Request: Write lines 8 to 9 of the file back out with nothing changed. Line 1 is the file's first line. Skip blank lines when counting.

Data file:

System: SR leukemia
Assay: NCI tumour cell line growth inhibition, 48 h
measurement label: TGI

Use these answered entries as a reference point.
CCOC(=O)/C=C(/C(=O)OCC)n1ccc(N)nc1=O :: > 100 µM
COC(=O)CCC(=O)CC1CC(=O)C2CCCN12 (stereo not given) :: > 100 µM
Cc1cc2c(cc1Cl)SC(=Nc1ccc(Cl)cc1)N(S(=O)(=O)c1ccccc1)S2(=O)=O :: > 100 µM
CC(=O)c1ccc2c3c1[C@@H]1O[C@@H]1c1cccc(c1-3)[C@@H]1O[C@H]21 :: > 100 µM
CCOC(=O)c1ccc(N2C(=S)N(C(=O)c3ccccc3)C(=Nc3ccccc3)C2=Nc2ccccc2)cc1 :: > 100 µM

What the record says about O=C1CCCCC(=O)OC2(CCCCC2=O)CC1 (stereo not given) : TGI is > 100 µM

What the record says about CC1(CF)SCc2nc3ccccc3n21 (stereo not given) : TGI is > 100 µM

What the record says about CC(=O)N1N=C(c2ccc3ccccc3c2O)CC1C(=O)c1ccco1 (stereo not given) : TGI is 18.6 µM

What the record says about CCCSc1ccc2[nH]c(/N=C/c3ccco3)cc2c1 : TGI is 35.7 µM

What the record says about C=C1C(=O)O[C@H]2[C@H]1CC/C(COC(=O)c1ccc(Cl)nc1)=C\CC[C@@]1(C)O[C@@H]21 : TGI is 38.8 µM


CC(=O)c1ccc2c3c1[C@@H]1O[C@@H]1c1cccc(c1-3)[C@@H]1O[C@H]21 :: > 100 µM
CCOC(=O)c1ccc(N2C(=S)N(C(=O)c3ccccc3)C(=Nc3ccccc3)C2=Nc2ccccc2)cc1 :: > 100 µM